MACMILLAN, Harold. The Commonwealth Tour of the Prime Minister the Right Hon. Harold Macmillan, January-February 1958. Texts of his speeches, press conferences. [London, HMSO], Prepared by the Central Office of Information, .
4to. Original white cloth, lettered in gilt with dust-wrappers; pp. 30, , two maps in three colurs, and illustrations after photographs in the text; apart from a few minor marginal flaws to wrappers, a fine copy of a great rarity.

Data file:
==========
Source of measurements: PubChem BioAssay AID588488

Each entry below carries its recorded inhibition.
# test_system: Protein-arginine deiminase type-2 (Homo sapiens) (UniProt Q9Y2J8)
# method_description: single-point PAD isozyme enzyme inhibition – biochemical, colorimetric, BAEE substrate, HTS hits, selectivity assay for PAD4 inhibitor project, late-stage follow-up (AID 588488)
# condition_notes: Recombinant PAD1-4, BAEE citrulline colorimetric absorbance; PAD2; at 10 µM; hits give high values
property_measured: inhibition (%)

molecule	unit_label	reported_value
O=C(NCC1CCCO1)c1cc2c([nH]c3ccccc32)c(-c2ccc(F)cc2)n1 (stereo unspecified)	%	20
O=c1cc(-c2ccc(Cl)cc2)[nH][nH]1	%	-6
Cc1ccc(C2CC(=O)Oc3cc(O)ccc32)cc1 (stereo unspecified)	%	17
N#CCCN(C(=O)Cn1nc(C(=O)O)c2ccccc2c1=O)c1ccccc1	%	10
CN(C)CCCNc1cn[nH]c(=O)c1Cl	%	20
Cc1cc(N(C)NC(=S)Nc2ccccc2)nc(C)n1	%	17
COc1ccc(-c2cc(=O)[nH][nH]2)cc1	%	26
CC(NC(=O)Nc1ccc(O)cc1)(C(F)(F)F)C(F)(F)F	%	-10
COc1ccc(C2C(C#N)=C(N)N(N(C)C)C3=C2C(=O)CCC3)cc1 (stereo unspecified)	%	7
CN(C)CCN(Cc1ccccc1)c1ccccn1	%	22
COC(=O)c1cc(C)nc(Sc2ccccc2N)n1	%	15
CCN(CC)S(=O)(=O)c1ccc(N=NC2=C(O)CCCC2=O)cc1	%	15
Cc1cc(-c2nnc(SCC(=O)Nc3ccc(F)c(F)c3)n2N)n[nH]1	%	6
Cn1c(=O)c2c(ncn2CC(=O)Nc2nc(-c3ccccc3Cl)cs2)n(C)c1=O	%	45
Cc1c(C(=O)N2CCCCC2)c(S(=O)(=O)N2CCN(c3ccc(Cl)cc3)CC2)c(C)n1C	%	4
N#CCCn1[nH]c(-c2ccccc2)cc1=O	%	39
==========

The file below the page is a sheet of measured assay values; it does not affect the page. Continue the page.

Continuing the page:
First edition, presentation copy, inscribed by the author on front fly-leaf. A very rare landmark in the history of the end of the British Empire. 'In 1958 Prime Minister Harold Macmillan spoke to the Royal Empire Society about his vision for the Commonwealth and highlighted themes of optimism, independence, and friendship. Over the space of twelve years, he said, ‘we have seen it change from the old Commonwealth of peoples of the same racial origin and traditions, into a different diverse, partnership’ (Macmillan, 1958, p54-5). He looked to counter negative attitudes that saw the end of empire in declinist terms. The Commonwealth, he declared, was a new concept, ‘a partnership of people varying among each other in almost every respect that it is possible to imagine: different origins, different in race, speaking countless different languages... [with] an immense diversity of religion’ (ibid. p52). Though his words still drew on older paternalist ideas and problematic assumptions about progress, this speech to the Royal Empire Society highlighted new narratives of the ‘modern’ independent Commonwealth which were coming to the fore through the 1950s' (Cambridge University Library, online).